The paradox of communicating CSR: Warts and all

Many companies try to improve their image by communicating their involvement in socially responsible activities. This often arouses scepticism rather than achieving the intended goal. Greta Thunberg conveyed it most eloquently: “Blah, blah, blah”.

In this series, we explore ways to successfully manage the predicament.

Join us on Tuesday 16 November 2021 for a webinar panel of speakers comparing real-life experiences on the challenges of building trust with their audiences when communicating CSR.

Warts and all corporate authenticity

In post 3. ‘The learning curve‘, we homed in on the interception between corporate citizenship, communication and reputation. We now turn our attention to the notion of authenticity in today’s hyper-connected world.

The prevalence of social media makes companies visible in ways that increase demands and expectations for disclosures.

Companies are in an ever-brighter spotlight from which it is virtually impossible to escape and where stakeholders of all kinds can and do seek and obtain information.

Stakeholders expect authenticity and transparency, continuous interactive communication, and information exchanges built on relationships that go beyond one-way announcements.

While corporate communications and corporate responsibility teams are often at the forefront of listening to stakeholder concerns, other departments and functions are increasingly involved.  Investor relations, for example, are seeing a spike in shareholder resolutions.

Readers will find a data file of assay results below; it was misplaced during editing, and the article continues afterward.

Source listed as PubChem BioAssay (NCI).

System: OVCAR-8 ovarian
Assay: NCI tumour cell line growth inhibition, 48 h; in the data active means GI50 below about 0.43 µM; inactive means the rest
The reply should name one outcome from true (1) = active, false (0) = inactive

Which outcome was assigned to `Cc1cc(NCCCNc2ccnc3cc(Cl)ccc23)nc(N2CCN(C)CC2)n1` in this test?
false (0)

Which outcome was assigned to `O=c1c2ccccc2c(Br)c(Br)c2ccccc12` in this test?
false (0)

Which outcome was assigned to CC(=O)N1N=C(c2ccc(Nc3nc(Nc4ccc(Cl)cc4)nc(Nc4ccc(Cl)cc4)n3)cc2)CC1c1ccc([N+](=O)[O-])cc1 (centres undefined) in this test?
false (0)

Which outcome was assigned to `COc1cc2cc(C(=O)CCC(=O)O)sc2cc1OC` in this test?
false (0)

Businesses face increasing scrutiny from activists, media and investors who demand a variety of social reporting.  These include multiple-bottom line reports, which focus not only on economic returns and impacts but also on social and ecological factors.

To manage their own reputation, many companies feel the need to report regularly on environmental, social and governance (ESG) issues.  The primary way is via their websites and press releases, along with disclosures in mandatory documents, typically in financial reports.

Too many of these can be laudatory rather than open about the issues and challenges the business faces.  This can, and does, fuel the paradox.

Just publishing a report isn’t enough.  Nor is cherry-picking the information.  Companies need to determine who will read their reports and how best to make sure they will find them credible.

In post 5, ‘True engagement’, we will turn our attention to the importance of stakeholders for communicating authentically on corporate citizenship.

Richard Costa is Director and Head of Corporate Reporting at Ensemble Studio.

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